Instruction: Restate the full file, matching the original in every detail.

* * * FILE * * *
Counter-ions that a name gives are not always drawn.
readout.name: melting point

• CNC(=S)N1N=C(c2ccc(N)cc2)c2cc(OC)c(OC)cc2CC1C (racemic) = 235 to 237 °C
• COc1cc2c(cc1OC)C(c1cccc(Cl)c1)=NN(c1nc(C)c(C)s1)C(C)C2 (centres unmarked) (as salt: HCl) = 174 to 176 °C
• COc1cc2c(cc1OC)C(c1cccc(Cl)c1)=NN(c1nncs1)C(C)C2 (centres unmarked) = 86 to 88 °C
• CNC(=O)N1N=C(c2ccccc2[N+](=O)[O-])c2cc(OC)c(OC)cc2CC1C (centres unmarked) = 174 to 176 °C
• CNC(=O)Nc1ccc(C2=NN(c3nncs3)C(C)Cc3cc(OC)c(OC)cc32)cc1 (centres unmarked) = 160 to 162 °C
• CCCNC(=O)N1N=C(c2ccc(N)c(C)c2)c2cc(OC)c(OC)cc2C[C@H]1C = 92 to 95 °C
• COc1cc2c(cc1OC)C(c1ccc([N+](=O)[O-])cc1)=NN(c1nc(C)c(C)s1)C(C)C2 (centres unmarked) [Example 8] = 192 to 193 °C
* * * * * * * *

Counter-ions that a name gives are not always drawn.
readout.name: melting point

• CNC(=S)N1N=C(c2ccc(N)cc2)c2cc(OC)c(OC)cc2CC1C (racemic) = 235 to 237 °C
• COc1cc2c(cc1OC)C(c1cccc(Cl)c1)=NN(c1nc(C)c(C)s1)C(C)C2 (centres unmarked) (as salt: HCl) = 174 to 176 °C
• COc1cc2c(cc1OC)C(c1cccc(Cl)c1)=NN(c1nncs1)C(C)C2 (centres unmarked) = 86 to 88 °C
• CNC(=O)N1N=C(c2ccccc2[N+](=O)[O-])c2cc(OC)c(OC)cc2CC1C (centres unmarked) = 174 to 176 °C
• CNC(=O)Nc1ccc(C2=NN(c3nncs3)C(C)Cc3cc(OC)c(OC)cc32)cc1 (centres unmarked) = 160 to 162 °C
• CCCNC(=O)N1N=C(c2ccc(N)c(C)c2)c2cc(OC)c(OC)cc2C[C@H]1C = 92 to 95 °C
• COc1cc2c(cc1OC)C(c1ccc([N+](=O)[O-])cc1)=NN(c1nc(C)c(C)s1)C(C)C2 (centres unmarked) [Example 8] = 192 to 193 °C